Magazine article New African

The Danger of 'Yes Sir' Politics

Magazine article New African

The Danger of 'Yes Sir' Politics

Article excerpt

President Macky Sail's decision to allow Guantanamo Bay detainees into Senegal does not portend well for security. So why did he do it?

Abdoulaye Wade, the nonagenarian lawyer who ruled Senegal from 2002 to 2012, is remembered by many of his compatriots as loquacious, permanently agitated, and somewhat unpredictable. James Wolfensohn, a former World Bank boss who dubbed him "a very unusual president", was perhaps not sure whether to be more bemused or amused by him.

But when the current head of state, President Macky Sail's secrets are eventually made public, by contrast they take everybody by surprise--as was the case on 3 April, when it was made public that two Libyan Guantanamo inmates, Salem Abdou Salam Chereby and Mohammed Abu Baker Mahjour Umar, had been transferred to Senegal.

Up to that point, nobody had been aware that the US had been putting pressure on Dakar for Senegal to become the second African nation after Ghana to agree to such a high-risk move. It is perfectly possible that the decision preceded by tough discussions and that the Senegalese government hesitated till the very end.

The only thing we know for sure is that once it had been finalised, Dakar either forgot, or was too embarrassed, to announce it.

The Senegalese people first heard about it through an official statement issued by the US Pentagon. Then there was a declaration by John Kerry thanking Senegal for "this significant humanitarian gesture ... consistent with Senegal's leadership on the global stage", followed by a letter from President Obama to his Senegalese counterpart two days later. In a country that prides itself on its free press, this came as a serious blow and understandably, public opinion was marked with anger. One of the deputies from the opposition drew a comparison between Barack Obama's respect for the American legislators and Macky Sail's contempt for the Senegalese National Assembly.

Mankeur Ndiaye, the Minister of Foreign Affairs, was bombarded with demands for an explanation. On at least one occasion this man, who usually keeps his calm, lost his temper during a news conference and came close to insulting the members of the press who were laying into him. He seemed to see no reason for the outpouring of righteous indignation. The story was simple: the two Guantanamo detainees had expressed the desire to be transferred to Senegal, and as their African Muslim brothers, they could not be refused. He also categorically denied any suggestions of financial compensation, something I am prepared to believe. Political deals of this kind do not normally boil down to a vulgar commercial transaction; they are far more sophisticated than that.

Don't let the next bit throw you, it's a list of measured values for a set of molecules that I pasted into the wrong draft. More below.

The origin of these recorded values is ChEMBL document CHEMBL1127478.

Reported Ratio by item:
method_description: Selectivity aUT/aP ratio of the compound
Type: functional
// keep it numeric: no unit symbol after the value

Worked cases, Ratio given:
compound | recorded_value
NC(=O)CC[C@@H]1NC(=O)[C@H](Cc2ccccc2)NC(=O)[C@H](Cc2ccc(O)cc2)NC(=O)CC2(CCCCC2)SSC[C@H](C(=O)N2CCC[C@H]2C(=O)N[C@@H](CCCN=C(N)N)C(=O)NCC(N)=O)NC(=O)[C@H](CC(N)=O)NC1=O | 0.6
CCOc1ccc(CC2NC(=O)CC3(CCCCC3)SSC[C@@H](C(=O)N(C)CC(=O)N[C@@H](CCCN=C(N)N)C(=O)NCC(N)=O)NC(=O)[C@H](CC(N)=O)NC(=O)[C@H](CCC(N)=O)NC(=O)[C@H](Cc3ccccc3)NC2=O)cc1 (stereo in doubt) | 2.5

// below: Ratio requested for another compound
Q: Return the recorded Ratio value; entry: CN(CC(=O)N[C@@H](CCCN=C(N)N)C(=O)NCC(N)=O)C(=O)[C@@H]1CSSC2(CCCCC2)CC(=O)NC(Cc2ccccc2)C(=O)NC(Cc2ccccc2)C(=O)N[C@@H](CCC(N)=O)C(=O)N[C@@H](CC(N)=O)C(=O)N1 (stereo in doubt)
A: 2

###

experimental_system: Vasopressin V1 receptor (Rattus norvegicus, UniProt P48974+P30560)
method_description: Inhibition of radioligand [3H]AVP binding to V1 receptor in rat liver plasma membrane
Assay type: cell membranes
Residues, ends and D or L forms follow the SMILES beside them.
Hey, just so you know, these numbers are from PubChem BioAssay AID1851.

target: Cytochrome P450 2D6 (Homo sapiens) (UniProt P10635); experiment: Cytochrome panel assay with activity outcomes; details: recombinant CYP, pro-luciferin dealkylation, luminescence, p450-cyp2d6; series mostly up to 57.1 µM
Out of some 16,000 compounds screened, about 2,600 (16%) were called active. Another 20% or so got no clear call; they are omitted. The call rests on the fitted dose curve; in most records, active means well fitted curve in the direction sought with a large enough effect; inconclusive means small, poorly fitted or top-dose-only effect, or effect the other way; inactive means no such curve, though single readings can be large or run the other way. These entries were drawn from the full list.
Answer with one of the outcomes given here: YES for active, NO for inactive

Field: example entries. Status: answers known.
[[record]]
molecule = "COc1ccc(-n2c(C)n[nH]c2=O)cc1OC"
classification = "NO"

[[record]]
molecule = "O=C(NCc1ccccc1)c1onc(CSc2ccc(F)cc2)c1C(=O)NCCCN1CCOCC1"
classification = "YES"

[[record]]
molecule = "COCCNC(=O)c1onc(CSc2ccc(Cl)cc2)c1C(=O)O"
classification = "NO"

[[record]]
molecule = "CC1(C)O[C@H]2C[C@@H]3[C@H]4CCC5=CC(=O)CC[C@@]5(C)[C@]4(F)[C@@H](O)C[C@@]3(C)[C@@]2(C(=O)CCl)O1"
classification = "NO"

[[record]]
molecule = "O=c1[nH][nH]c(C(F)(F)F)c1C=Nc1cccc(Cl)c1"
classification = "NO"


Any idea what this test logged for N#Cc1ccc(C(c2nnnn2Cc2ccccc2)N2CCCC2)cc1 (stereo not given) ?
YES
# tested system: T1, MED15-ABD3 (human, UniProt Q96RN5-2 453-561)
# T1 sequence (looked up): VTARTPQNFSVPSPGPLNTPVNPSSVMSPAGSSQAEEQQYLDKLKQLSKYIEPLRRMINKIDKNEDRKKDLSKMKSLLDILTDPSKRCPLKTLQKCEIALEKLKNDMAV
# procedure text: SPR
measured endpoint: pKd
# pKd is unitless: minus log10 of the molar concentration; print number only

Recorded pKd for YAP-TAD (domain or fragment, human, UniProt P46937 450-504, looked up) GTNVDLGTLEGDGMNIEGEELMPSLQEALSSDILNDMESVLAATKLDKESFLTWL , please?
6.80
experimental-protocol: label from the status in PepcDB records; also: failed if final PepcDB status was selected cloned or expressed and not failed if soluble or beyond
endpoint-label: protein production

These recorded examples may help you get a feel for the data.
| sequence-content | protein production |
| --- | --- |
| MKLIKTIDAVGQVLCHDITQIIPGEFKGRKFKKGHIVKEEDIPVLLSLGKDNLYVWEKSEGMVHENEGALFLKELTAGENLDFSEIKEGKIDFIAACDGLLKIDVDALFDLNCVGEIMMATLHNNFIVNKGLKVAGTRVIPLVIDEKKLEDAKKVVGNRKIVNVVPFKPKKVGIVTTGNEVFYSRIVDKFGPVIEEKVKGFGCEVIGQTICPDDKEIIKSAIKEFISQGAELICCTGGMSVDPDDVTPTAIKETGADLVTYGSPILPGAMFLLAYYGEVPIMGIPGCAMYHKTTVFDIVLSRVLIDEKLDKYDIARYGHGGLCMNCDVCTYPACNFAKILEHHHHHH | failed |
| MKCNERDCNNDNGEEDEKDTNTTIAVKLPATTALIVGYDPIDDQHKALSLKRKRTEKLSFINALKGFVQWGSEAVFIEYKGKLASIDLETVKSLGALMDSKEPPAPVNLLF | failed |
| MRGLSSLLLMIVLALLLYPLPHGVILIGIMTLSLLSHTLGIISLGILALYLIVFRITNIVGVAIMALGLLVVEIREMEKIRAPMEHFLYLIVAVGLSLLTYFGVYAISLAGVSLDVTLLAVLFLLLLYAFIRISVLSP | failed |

Oddly enough, the security issue, which remains a major concern for the Senegalese population, was passed over in silence by the minister. It must be pointed out that these are not the only foreign prisoners the country has agreed to host on its soil.

A number of Rwandan "genocidaires" convicted by the Arusha tribunal are expected to arrive here in the coming weeks to serve time in a special high-security prison near Dakar. The main difference there is that the two Libyans, after being detained in Guantanamo for more than a decade, have never been tried in a Court of Law. They have both been tortured, but only one of them has ever had a charge raised against him.

The Senegalese authorities are aware that in terms of international jurisdiction the status of these prisoners is illegal and the entire procedure is actually immoral.

That is why the minister thought it necessary to declare that Salem Abdou Salam Chereby and Mohammed Abu Baker Mahjour Umar arrived as free men in a country where they will live freely.

When the history of the Guantanamo prison is written, no one will be surprised to learn that many other countries politely but firmly declined requests from the White House for this kind of unilateral transaction. …

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